[caption id="" align="alignnone" width="1200"] Hamilton began Broadway previews on Jul. 13 and opened on Aug. 6; the cast album dropped on Sept. 25.[/caption]
At 35 years old, Lin-Manuel Miranda is a two time Pulitzer for Drama finalist, a 2015 MacArthur Fellow, and a Tony and Grammy winner well on his way to EGOT status. He crashed onto the New York theatre scene with the 2008 Best Musical winner In the Heights, a semi-autobiographical slice of life musical set in the Latino neighborhood of Washington Heights. Asides from an underwhelming stage adaptation of Bring it On, he’s been fairly quiet due to his true sophomore work: a hip hop musical about the life of Alexander Hamilton.
Lin-Manuel has distinguished himself in the world of musical theatre for everything that sets him apart. He’s the son of Puerto-Rican immigrants. His grounding in “low brow”, populist genres is a striking difference from his contemporaries. He’s a writing-composing-rapping-acting-singing-dancing sextuple threat who’s starred and written in both his major shows, without the mixed result of Tarantino stepping in front of the camera.
He’s also an angel.
Lin's audience engagement is legendary. Every evening in New York outside the Richard Rodgers Theater, the Broadway home of Hamilton and, years earlier, In the Heights, he organizes free performances for hopefuls entering the Hamilton ticket lottery and anyone walking by, titled #Ham4Ham— $10 to see Hamilton (a Hamilton for Hamilton). These shows have featured a number of other recognizable theatre personalities, including Kelli O’Hara, visitors from Fun Home, and the late Kyle-Jean Baptiste.
He navigates social media with ease. The hashtags he’s used to promote and share Hamilton have created a web culture surrounding what would otherwise be another remote, inaccessible addition to New York theatre. This is especially shown in his use of #Hamiltunes on NPR’s early release of cast album's entire radio edit, effectively throwing a global social media listening party in which he was fully engaged. Many of the insights in this review are taken from his Twitter, from his interactions with fans who are fully encouraged to give feedback. He shares his thoughts and the ‘secrets of the trade’ with a refreshingly simple joy.
Very few people in the world, much less composers, have the humility to interact so closely with audiences, whether they can afford tickets or not.
[caption id="" align="alignnone" width="1250"] The cast of Hamilton takes their first bows on Broadway at the Richard Rodgers Theater.[/caption]
Lin-Manuel doesn’t live in an ivory tower. The first musical he fell in love with was Les Miserables. Rent made him realize how relatable the medium could potentially be. He can drop as much obscure Sondheim trivia as the best of us, but these two shows formed him (and the rest of us).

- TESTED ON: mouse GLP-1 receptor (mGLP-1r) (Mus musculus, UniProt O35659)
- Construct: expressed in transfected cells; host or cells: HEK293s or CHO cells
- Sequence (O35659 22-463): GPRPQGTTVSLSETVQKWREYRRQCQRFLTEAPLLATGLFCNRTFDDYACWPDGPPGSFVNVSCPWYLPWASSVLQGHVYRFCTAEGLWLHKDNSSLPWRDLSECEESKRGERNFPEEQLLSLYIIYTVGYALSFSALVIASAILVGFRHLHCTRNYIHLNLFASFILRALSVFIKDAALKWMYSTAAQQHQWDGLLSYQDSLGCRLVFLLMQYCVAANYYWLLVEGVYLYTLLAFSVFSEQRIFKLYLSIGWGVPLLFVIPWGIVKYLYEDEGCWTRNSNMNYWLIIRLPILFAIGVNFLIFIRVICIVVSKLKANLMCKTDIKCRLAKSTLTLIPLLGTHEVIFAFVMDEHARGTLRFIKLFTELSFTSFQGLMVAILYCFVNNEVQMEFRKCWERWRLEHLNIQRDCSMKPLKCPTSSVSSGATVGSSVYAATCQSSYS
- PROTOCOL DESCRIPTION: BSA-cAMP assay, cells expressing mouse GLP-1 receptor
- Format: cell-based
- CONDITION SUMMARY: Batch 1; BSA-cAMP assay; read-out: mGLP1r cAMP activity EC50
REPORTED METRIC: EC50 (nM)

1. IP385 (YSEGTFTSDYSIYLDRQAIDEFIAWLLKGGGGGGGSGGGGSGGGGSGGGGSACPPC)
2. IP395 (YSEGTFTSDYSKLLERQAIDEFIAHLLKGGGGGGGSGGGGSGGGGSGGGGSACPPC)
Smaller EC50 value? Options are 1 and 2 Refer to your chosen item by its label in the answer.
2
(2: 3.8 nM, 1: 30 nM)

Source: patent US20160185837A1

In the Heights could be about anyone in Washington Heights today, much like Rent would be familiar to denizens of Greenwich Village with or without AIDS. Les Miserables is spectacular and unabashedly Romantic, an optimistic offering from Victor Hugo. But it’s remote. It frames a minor, failed episode in French republicanism preceding the revolutions of 1848, and is, paradoxically, most popular with English speaking audiences with no connection to French history.
This is not the case with Hamilton.
Like In the Heights, Hamilton was developed at the Public Theater in New York City, a non-profit arts organization that has housed earlier incarnations of some of the greatest American musicals before they hit Broadway. Musical theatre has a rocky track record with race. Our grandfathers Richard Rodgers and Oscar Hammerstein have each worked on the iffiest classics in South Pacific, The King and I, and Show Boat. Every time a regional or national company tries to put on Miss Saigon, outrage follows. Even if works aren’t inherently racist, theatrical practice historically is; see the use of brownface in West Side Story.
We’re getting better, though. The current Broadway production of The King and I, for which Kelli O’Hara nabbed the Tony for Best Actress, features a number of alumni of Public Theater’s Here Lies Love—essentially Evita, except about Imelda Marcos, by the Talking Heads’ David Byrne, and about a thousand times better. One of Lin’s distractions between In the Heights and Hamilton was translating some of Stephen Sondheim’s lyrics for West Side Story into Spanish, in a production mounted with cast members of the previous season’s In the Heights.
In the Heights was revolutionary, as a new musical written for Latino Americans with no pantomime or caricature, just portrayal. Hamilton has a very deliberate subtitle: An American Musical.